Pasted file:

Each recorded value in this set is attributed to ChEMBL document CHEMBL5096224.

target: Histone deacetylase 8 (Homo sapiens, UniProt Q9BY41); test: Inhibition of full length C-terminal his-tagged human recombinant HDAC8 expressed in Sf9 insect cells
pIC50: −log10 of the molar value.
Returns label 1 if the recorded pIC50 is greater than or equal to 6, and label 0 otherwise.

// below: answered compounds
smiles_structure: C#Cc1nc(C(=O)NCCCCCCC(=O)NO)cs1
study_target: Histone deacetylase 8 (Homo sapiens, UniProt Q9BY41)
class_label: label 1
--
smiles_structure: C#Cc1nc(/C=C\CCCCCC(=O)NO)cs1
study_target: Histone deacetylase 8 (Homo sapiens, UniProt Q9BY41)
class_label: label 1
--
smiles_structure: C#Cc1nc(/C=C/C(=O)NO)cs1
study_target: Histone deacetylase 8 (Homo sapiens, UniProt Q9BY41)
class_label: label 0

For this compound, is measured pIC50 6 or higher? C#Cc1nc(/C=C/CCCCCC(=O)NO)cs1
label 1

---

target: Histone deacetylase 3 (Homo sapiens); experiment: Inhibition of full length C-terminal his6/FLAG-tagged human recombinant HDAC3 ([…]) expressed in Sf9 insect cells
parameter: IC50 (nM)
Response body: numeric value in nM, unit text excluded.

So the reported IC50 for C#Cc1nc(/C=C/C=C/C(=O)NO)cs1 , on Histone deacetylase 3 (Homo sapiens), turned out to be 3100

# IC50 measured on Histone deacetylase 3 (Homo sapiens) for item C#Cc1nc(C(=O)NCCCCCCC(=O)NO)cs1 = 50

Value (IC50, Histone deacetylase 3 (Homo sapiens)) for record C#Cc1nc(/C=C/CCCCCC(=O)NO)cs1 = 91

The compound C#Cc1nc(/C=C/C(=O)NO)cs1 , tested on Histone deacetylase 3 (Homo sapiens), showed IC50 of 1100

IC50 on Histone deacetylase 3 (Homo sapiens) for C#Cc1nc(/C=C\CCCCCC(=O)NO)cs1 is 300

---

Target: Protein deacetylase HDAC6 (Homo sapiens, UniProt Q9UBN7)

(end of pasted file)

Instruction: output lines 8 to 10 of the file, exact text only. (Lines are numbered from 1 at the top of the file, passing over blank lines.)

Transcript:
class_label: label 1
--
smiles_structure: C#Cc1nc(/C=C\CCCCCC(=O)NO)cs1